Celebration Of Life 2020Events / Calendar
– Healing Care Hospice Bereavement Coordinator
On May 18, 2019, Healing Care Hospice hosted a Celebration of Life memorial service for the families of all our patients who passed away in the last year. We served food and refreshments. Our talented staff members played music and sang soulful songs. We held a special ritual of remembrance for all those who died under our hospice care, a beautiful tree onto which people could hang heart-shaped notes of remembrance for their loved ones. This was a day where families and staff gathered to laugh, cry, reunite, but above all else – to remember their loved ones. In fact, the theme for the event was “Remember Me,” from Disney’s animated motion picture “Coco.”
But I believe it is important to ask the question, “Why should we remember?”
To answer this question, we must first define the term “remember.” The word originates from two fourteenth century French words, for “again” and “be mindful of.” This translates to the word “remind,” which describes the physical or mental action of recalling memories.
Interestingly, the death of someone we care for oftentimes leads us to become stagnant. This time of inactivity creates waves of sadness, tears, numbness, shock, relief, loss of meaning, loss of motivation and sometimes guilt, which are all rooted in grief. Grief causes a sense of paralysis. It is no wonder that I frequently hear people in bereavement communicate to me that they feel stuck. They feel stuck in accepting the reality of their loss; trapped in the pain of grief; jammed into new, uncomfortable roles; wedged in a stagnant sea of new life. But the truth of the matter is that it is okay to feel “stuck.”
As hospice professionals, we understand that grief cannot be wrapped in a pretty gift bag. Grief is complex. It is unique. In the same way our finger prints and DNA are unique, grief also comes in all shapes and sizes and creates its own path in each of us. The goal is not to be “fixed.” Rather, the goal is to find people who will walk alongside your confusion; who will actively listen with empathy and compassion; and recommend helpful tools as you build a new home of hope. In her book, “Resilient Grieving,” Dr. Lucy Hone stated, “Grief is not a problem to be solved; it’s an experience to be carried. The work here is to find—and receive—support and comfort that helps you live with your reality. Companionship, not correction, is the way forward.”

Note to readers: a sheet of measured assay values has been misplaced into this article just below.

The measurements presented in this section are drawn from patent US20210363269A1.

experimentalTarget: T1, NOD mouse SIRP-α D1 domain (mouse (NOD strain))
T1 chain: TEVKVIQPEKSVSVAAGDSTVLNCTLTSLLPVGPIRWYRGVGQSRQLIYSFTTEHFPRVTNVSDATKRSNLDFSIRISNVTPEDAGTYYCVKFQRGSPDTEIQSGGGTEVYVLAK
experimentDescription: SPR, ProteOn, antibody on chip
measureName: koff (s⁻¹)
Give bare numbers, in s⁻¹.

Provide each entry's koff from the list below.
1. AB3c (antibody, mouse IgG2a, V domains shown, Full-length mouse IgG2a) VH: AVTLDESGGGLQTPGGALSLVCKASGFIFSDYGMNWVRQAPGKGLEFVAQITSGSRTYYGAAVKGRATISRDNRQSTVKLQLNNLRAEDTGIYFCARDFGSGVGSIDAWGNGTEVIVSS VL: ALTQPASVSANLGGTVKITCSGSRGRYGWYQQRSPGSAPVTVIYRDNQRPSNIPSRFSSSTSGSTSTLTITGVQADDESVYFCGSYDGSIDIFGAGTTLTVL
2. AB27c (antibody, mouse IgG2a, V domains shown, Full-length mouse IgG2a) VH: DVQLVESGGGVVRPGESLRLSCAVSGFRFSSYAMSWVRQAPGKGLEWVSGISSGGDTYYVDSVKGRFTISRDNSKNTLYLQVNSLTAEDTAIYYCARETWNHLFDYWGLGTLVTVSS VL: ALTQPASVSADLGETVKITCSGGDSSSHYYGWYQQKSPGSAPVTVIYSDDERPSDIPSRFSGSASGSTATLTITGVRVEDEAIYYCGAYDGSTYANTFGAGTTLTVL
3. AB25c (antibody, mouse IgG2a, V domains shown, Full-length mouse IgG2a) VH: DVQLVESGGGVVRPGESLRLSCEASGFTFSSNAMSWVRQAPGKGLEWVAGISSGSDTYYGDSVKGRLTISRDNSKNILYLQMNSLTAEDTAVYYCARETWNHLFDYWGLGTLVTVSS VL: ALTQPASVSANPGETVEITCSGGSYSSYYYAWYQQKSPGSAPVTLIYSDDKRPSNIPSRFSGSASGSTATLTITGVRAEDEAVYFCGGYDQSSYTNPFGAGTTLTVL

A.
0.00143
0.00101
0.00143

Oftentimes, mourners will feel uncomfortable expressing grief to their loved ones, especially months after their beloved’s death. Family members become irritated and concerned that the mourner has not found healing or closure. “I think it’s time you move on,” or “Snap out of it!” are common comments stated by concerned family members. But grief is a process. It is different for everyone.
It is also important to note, however, that too much inactivity is not okay – it is unhealthy. Life seems to be lived best when we balance our priorities, our time, our money, and ourselves. So rather than remaining stagnant in feelings of grief and sorrow, those experiencing grief may benefit from taking action.
J. William Worden stood in the belief that part of adapting (not completely healing) from grief was taking action. According to his grief theory, there are four ways to make this happen.
1. Accept the reality of the loss.
2. Work through the pain of the grief.
3. Adjust to a world without the deceased.
4. Find an enduring connection with the deceased, while embarking on a new life.
Warden preferred utilizing the term “tasks” rather than “stages” or “phases” because as he stated, “it implies that the mourner needs to take action and can do something…the mourner may see phases as something to be passed through, whereas the tasks approach can give the mourner some sense of leverage and hope that there is something that he or she can actively do to adapt to the death of a loved one” (Warden, 2009).
Although these tasks need not be completed in any order, the fourth and final task echoes Dennis Klass’ Continuing Bonds, an attachment theory based on continuing a healthy relationship with the deceased. Part of finding an enduring connection is remembering.
This is what the movie “Coco” got right. We never forget the memories made with those we have lost – the relationship continues, in different ways. Although life will never be the same, as when our beloved was alive, we can be sure that their memories, influence, inspirations, legacy and values continue to impact the way we live life in the present.
So why should we remember? Well, according to Warden’s grief theory, if a mourner fails to complete the fourth task of remembrance while embarking on a new life, they are no longer living. He said, “For many people, task IV is the most difficult one to accomplish. They get stuck at this point in their grieving and later realize that their life in some way stopped at the point the loss occurred.”
This was the goal during our time together last year. You can continue to take action by attending the next memorial service for our families, called Celebration of Life: Legacy Lives, located at El Dorado East Regional Park, Lakeview Grove Long Beach, CA on May 16th 2020. While you wait for the event, light a birthday candle for your loved one; pop open a photo album and reminisce on the fun times; visit the gravesite and speak to them about your dreams and aspirations; write a letter to them; continue a cause they believed in; or finish a project started by them.
Do all this while embarking on a new normal, a new life, without them.
May the memories of your loved one bring comfort.
You are loved,